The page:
Category Archives: PhD

Research Abstract

The main focus of this thesis is to establish the usefulness of a timber joint typology, produced by dendrochronology between AD1250 and 1530, in the dating of previously undated buildings, along with the recalibration of Cecil Hewett’s published typologies (Hewett 1980). This contention is addressed, in Hampshire, through the physical surveying of 95 properties, and through the recalibration of Hewett by surveying 9 of his case studies, from outside the county, to act as a control set. A primary aim is to explore the wider material culture surrounding the late-medieval carpenter, to address Richard Harris’s suggestion that timber-framing was a result of “cultural activities” and, therefore, “no building form or method of construction was ever determined by timber, stone, rainfall or sunshine” (Harris 1989, 1). When this is taken into consideration, it is clear to see that an understanding of the “cultural activities” that occurred between 1250 and 1530, needs to be investigated in order to understand the structures designed and built within that culture, for that culture. As the collation of published works regarding the “crisis” of the 14th century will show, the attitudes toward death of the survivors of famines, wars and the Black Death (1348-50) changed. Chapter 6 will give evidence for how the shifting cultural values shifted in the wake of the pandemic through its depiction in art, burial, church architecture and social-economic upheaval. Though the study of such is well represented in the literature, especially with regard to the Black Death, it is how carpentry was affected by these “cultural activities” within Hampshire that is ground breaking.

Because the research included the photographic survey of joints using a digital camera, and locations recorded via a Global Positioning System (GPS), a computer based methodology was applied. This also permitted the creation of a geo-database that also included original graphical information, regarding the various joint types, through the medium of three dimensional (3D) modelling. The result of which is both novel and cutting edge within the field of buildings archaeology and dendro-archaeology and inextricably linked with the expansion of this dataset in the future. This will be facilitated by enabling researchers in other areas to access, query and ultimately update the information contained within. Therefore ensuring longevity and promoting the significance of this pilot, regional study. This also means that now it is possible to emulate this research by accessing the database, rather than the structures themselves. This may not be an issue for those researchers living within the area, but for peers researching from another country, the placing of the information online is invaluable. Attention is therefore drawn throughout to the power of Information Communications Technologies (ICT), to illustrate how the ensuing data were managed and recorded.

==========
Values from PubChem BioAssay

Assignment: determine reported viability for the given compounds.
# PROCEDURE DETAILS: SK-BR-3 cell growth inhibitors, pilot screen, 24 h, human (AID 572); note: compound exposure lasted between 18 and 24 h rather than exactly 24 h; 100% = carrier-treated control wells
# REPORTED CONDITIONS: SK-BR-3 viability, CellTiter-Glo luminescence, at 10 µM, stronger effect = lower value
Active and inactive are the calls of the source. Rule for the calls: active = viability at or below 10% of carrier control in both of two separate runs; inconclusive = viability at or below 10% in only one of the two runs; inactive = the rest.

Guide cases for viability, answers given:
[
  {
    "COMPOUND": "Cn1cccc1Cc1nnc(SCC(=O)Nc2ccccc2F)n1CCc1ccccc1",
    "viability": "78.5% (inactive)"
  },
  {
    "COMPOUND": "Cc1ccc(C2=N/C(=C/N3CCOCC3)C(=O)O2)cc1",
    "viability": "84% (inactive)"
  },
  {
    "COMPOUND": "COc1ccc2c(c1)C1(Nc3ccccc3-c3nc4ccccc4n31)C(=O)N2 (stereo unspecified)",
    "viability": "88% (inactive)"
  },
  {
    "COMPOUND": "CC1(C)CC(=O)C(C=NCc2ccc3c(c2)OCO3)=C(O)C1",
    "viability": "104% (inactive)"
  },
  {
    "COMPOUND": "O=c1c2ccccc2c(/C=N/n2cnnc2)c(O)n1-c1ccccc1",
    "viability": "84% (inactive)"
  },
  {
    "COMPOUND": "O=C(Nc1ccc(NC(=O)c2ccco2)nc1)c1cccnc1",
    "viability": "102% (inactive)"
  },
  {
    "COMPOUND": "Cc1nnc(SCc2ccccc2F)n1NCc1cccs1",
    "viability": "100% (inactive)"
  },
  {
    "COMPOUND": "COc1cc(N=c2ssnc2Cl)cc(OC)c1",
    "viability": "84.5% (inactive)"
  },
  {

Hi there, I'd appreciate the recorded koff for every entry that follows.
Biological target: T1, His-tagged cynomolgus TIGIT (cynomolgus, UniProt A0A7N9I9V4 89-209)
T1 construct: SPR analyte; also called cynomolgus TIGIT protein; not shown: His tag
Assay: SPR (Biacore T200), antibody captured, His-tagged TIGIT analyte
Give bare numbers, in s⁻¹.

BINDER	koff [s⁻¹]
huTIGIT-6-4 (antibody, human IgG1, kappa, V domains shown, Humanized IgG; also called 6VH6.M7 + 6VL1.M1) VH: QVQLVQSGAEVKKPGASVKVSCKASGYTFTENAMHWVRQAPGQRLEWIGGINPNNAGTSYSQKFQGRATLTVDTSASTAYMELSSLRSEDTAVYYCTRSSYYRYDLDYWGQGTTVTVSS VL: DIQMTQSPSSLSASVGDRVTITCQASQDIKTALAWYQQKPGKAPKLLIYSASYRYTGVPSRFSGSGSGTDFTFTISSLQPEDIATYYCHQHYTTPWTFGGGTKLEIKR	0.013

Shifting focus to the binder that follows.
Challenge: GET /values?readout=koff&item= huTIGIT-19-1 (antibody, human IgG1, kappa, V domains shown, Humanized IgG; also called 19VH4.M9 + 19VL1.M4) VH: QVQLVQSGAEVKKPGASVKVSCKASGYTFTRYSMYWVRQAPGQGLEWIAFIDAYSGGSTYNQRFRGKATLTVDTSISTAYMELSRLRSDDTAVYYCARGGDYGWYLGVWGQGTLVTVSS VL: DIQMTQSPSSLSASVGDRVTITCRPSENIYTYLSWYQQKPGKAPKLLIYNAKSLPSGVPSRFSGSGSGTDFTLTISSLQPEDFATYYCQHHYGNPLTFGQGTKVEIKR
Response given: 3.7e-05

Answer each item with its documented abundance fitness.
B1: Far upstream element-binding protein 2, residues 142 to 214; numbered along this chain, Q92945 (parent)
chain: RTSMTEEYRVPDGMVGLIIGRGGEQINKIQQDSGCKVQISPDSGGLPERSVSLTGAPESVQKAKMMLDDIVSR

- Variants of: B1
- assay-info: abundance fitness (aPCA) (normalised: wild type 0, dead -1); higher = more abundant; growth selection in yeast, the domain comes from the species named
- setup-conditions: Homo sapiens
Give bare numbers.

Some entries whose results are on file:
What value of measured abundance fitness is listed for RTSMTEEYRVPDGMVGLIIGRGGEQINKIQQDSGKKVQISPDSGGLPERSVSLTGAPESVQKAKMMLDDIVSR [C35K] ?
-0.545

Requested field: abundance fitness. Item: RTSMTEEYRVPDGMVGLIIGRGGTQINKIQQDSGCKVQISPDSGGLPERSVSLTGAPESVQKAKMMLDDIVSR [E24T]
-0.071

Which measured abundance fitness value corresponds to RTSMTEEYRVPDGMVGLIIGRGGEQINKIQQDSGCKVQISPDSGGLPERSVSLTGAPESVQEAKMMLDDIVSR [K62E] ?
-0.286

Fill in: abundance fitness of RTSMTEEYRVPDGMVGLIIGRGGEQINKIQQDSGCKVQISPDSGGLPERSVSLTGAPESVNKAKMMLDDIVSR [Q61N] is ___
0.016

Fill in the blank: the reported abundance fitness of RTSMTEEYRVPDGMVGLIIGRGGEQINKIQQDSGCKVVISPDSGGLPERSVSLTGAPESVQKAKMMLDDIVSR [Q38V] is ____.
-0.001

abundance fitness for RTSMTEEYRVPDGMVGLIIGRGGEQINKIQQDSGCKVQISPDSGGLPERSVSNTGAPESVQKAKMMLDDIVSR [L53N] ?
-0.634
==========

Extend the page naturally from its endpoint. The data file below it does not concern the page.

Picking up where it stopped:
The thesis, representing an unprecedented, systematic study of a near comprehensive corpus of scientifically dated structures in Hampshire between 1250 and 1530, is supported by references to printed primary sources and accompanied by an associated website The site was created to both support and disseminate the findings of this new research into joint typologies; together with engaging the wider community in interacting with a visual database, resulting from the unique photographic surveys. While the previous works of Cecil Hewett and Edward Roberts have greatly informed and inspired this research, the systematic recording of timber joints in Hampshire is unique to this project, and although regional in its scope, the novel methodology designed to record and collate the masses of data means the work can be expanded to incorporate other regional studies and ultimately inform a general examination of English Late-medieval carpentry in greater detail in the future.

The future of photography is here!

I have been interested in photography and its development for sometime but I have been utterly blown away by Microsoft’s new release!


its is truly amazing and needs to be seen to be believed so go and check it out

It enables you to create a 3D world from a collection of photos. My humble words can not do this project justice, please visit the site and enjoy the future now!

It has the potential to revolustionise digital archaeology and virtual archaeology

Here is a synth I created

A Photosynth “how to” from

Because Photosynth uses photos differently than other photographic processes, it means you’re going to have to shoot your scene or object in a way you may not be used to. Among the things we did lots of times before learning not to:

– Not taking enough pictures. Photosynth requires lots of images. With memory card prices going down and sizes going up, go crazy and take more than you think you’ll need. You really want to cover your subject thoroughly. But don’t just shoot random pictures—think about how they’re going to tie together, and how you’ll be navigating through your synth. Be methodical about how you shoot.

– Taking pictures that don’t knit together. We repeat this lot, but that’s because it’s so important: each of your pictures should have at least 50% overlap from the previous picture. When you take pictures at drastically different angles Photosynth can’t match them up and you end up with ‘orphans’, pictures that don’t connect to any others. So even though you’ve taken lots of pictures (because you read the paragraph just above this one), that doesn’t mean you should use them all –leave out the ones that won’t connect to the others.